The South African artist William Kentridge has set up an arts foundation near his studio in Johannesburg, providing a “safe space for uncertainty, doubt, stupidity and, at times, failure”, he says.
The artist has called his foundation the Centre for the Less Good Idea—a reference to the process of creation, which often sees artists derailed from exploring their initial idea and focusing on “secondary ideas that emerge during the process of making”, he says.
He set up his foundation in the Arts on Main complex, a converted warehouse in central Johannesburg, which houses his studio as well as other art spaces. It aims to answer a real need in the city and across the country for alternatives to beleaguered public art spaces.
“There’s a sense in Johannesburg and South Africa that the public funding of institutions is collapsing,” Kentridge says. “The Johannesburg Art Gallery, the gallery of my childhood, which has a wonderful collection of South African and African art as well as Rembrandt prints and other things, closed down in February. It had a new roof put up, but this was made of copper, which is a highly desirable material, so the roof was removed by thieves in the night, and then the rain came and did irreparable damage to many of the galleries.”
The new centre’s inaugural season of performances, film screenings and art displays took place in March, organised by the theatre director and playwright Khayelihle Dominique Gumede, the poet, author and activist Lebogang Mashile, the dancer-choreographer Gregory Maqoma, and Kentridge himself. It brought together 60 participants including actors, dancers, poets, writers, artists, composers, film-makers and boxers. They worked together to create a series of public performances, including the staging of four plays by Samuel Beckett, a work by the Nigerian playwright Wole Soyinka, a parade, and a series of performances in collaboration with a local boxing club.
“It’s a small arts centre, the budget is modest, but it should enable us to have two seasons a year, the seasons being defined by the different curators who run them,” Kentridge says.
According to reports in the South African press, Kentridge has committed to fund the organisation with R3m ($229,000) a year for the next three years, but he declined to confirm the figure.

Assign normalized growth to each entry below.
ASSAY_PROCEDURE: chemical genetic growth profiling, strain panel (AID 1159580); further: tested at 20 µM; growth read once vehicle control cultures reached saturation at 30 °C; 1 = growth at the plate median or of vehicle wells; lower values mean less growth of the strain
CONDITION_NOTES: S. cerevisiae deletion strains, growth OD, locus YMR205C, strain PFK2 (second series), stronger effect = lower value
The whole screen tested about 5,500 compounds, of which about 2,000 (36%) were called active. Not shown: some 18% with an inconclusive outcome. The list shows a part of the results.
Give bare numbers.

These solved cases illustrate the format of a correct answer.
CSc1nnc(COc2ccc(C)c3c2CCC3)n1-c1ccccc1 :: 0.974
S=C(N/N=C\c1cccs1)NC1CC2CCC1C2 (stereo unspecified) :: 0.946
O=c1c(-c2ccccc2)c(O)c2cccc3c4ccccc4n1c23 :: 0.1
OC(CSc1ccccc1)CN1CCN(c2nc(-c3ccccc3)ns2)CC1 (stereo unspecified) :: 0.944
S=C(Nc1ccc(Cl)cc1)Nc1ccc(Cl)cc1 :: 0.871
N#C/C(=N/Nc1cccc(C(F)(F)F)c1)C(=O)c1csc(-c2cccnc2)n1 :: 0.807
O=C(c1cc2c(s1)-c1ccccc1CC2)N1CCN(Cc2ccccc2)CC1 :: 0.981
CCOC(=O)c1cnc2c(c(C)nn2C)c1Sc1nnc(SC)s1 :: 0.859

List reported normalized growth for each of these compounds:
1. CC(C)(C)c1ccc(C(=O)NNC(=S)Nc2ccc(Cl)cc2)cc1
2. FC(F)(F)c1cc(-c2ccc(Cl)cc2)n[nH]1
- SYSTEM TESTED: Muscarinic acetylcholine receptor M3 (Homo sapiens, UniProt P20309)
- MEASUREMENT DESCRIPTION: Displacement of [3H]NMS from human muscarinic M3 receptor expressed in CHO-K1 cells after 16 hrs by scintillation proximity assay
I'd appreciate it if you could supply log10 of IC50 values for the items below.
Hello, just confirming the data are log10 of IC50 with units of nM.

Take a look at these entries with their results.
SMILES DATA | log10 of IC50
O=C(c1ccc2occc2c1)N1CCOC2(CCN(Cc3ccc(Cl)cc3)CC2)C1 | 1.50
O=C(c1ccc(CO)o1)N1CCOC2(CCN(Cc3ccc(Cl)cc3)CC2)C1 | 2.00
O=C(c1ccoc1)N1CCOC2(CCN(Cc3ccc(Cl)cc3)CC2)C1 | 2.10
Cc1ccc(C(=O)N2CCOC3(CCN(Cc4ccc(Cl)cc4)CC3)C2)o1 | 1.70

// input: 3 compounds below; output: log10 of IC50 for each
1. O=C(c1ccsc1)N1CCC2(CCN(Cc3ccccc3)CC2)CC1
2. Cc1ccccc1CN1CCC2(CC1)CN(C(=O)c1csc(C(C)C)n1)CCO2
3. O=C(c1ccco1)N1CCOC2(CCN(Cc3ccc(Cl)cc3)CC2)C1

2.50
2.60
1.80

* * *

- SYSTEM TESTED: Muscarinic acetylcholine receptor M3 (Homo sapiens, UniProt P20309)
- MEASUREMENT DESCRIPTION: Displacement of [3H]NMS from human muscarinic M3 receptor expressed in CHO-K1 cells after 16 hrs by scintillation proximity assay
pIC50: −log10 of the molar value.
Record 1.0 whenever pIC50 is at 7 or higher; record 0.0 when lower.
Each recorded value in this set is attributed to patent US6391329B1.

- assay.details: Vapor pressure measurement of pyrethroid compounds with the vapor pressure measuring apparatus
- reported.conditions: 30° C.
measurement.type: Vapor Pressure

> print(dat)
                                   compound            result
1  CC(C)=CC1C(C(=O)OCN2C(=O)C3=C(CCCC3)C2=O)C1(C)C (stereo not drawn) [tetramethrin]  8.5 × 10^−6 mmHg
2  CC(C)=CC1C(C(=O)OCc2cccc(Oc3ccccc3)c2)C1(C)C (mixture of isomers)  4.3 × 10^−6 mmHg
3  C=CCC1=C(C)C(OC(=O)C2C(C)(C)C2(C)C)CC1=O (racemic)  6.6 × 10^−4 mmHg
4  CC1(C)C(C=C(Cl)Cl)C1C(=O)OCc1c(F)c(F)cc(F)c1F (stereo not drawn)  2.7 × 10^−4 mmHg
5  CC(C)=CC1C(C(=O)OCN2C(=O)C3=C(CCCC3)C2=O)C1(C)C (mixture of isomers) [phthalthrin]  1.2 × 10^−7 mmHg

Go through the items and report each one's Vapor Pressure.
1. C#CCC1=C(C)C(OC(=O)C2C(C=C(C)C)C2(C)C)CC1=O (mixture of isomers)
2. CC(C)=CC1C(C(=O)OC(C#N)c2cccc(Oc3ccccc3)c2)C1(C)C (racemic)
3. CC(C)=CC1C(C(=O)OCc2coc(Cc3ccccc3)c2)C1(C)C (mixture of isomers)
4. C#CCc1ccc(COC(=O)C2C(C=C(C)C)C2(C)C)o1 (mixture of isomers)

Freedom to explore Kentridge hopes to give creative individuals the freedom to explore their ideas without having to conform to anyone else’s agenda. When non-governmental bodies (NGOs) fund arts projects in South Africa, “the work that is done is always shaped by the needs of the NGOs and the demands of what has to appear in the proposals of the different organisations, which is not the way a lot of art happens at its best”, Kentridge says.
Artists should follow their instincts, he says, and listen to the ideas of other creative individuals, even if the results are not always successful. “Of the 19 performances we did in the first season, between four and six were spectacular. There were other performances that felt really solid and imaginative, and some that were about testing things out, some of which worked less successfully.”
Kentridge says his own artistic failures have made him the artist he is today. “In my own life, there have been many, many failures. I wanted to paint in oil paints, I failed at that. I went to Paris to become an actor, I failed at that too. I wanted to make films and write film scripts, and I also failed at that. And I was reduced to being an artist. Yet many years later I discovered that all these different areas in which I had tried to specialise and make a life for myself, all of these failures in fact provided very rich material.”
The centre’s second season will again, he says, “have a strong performative element, as this is the way in which audiences gather together and a sense of community is fostered much more potently than at the opening of an art exhibition”. The focus will be on “work with electronic engineers and performers and artists”.
He adds: “Ideally, we would have double the space and double the money, but I think the small scale is also good. As soon as it gets larger it gets lost in questions of committees and trustees, and suddenly everyone is having to write big proposals to justify their work before it is made rather than allowing the work to come from the very uncertainty around it.”